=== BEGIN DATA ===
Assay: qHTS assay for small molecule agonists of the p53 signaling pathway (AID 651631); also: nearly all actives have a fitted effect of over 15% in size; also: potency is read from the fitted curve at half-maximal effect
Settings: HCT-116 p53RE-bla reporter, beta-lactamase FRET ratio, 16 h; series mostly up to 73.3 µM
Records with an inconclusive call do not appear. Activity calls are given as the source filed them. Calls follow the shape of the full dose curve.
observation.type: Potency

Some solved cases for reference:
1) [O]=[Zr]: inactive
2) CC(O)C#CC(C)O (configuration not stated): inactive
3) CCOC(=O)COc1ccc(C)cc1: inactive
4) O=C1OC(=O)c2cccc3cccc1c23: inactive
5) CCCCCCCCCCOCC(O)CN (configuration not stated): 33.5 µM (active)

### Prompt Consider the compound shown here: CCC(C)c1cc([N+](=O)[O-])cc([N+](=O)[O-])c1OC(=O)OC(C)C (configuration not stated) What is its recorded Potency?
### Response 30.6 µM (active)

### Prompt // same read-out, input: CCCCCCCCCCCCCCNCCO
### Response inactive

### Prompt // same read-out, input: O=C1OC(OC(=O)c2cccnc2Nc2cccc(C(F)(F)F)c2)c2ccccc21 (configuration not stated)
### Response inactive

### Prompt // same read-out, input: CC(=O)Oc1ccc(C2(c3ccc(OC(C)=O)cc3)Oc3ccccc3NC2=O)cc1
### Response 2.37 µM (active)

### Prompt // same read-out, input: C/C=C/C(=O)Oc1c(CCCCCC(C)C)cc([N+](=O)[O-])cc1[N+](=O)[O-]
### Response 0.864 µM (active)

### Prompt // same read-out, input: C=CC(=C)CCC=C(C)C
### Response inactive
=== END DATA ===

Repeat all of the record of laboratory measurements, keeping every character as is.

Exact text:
Assay: qHTS assay for small molecule agonists of the p53 signaling pathway (AID 651631); also: nearly all actives have a fitted effect of over 15% in size; also: potency is read from the fitted curve at half-maximal effect
Settings: HCT-116 p53RE-bla reporter, beta-lactamase FRET ratio, 16 h; series mostly up to 73.3 µM
Records with an inconclusive call do not appear. Activity calls are given as the source filed them. Calls follow the shape of the full dose curve.
observation.type: Potency

Some solved cases for reference:
1) [O]=[Zr]: inactive
2) CC(O)C#CC(C)O (configuration not stated): inactive
3) CCOC(=O)COc1ccc(C)cc1: inactive
4) O=C1OC(=O)c2cccc3cccc1c23: inactive
5) CCCCCCCCCCOCC(O)CN (configuration not stated): 33.5 µM (active)

### Prompt Consider the compound shown here: CCC(C)c1cc([N+](=O)[O-])cc([N+](=O)[O-])c1OC(=O)OC(C)C (configuration not stated) What is its recorded Potency?
### Response 30.6 µM (active)

### Prompt // same read-out, input: CCCCCCCCCCCCCCNCCO
### Response inactive

### Prompt // same read-out, input: O=C1OC(OC(=O)c2cccnc2Nc2cccc(C(F)(F)F)c2)c2ccccc21 (configuration not stated)
### Response inactive

### Prompt // same read-out, input: CC(=O)Oc1ccc(C2(c3ccc(OC(C)=O)cc3)Oc3ccccc3NC2=O)cc1
### Response 2.37 µM (active)

### Prompt // same read-out, input: C/C=C/C(=O)Oc1c(CCCCCC(C)C)cc([N+](=O)[O-])cc1[N+](=O)[O-]
### Response 0.864 µM (active)

### Prompt // same read-out, input: C=CC(=C)CCC=C(C)C
### Response inactive